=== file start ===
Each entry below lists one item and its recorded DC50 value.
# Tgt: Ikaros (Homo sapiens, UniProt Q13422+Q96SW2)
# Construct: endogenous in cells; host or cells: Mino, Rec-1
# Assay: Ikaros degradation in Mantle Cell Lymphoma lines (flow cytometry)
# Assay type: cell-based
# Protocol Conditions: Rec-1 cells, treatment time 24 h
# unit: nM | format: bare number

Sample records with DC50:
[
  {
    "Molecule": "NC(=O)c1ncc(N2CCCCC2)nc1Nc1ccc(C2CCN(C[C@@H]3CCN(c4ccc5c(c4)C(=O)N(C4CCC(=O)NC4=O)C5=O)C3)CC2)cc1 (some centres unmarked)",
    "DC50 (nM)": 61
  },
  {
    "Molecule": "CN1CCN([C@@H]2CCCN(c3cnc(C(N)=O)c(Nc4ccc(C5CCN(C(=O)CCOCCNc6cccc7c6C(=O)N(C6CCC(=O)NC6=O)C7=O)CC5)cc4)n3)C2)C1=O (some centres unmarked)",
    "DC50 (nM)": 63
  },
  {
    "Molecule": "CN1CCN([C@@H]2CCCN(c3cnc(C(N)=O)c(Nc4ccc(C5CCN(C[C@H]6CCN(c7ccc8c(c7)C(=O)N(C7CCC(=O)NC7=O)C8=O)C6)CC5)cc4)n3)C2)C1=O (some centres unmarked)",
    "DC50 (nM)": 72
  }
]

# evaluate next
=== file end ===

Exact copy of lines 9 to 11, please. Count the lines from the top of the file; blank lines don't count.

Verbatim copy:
[
  {
    "Molecule": "NC(=O)c1ncc(N2CCCCC2)nc1Nc1ccc(C2CCN(C[C@@H]3CCN(c4ccc5c(c4)C(=O)N(C4CCC(=O)NC4=O)C5=O)C3)CC2)cc1 (some centres unmarked)",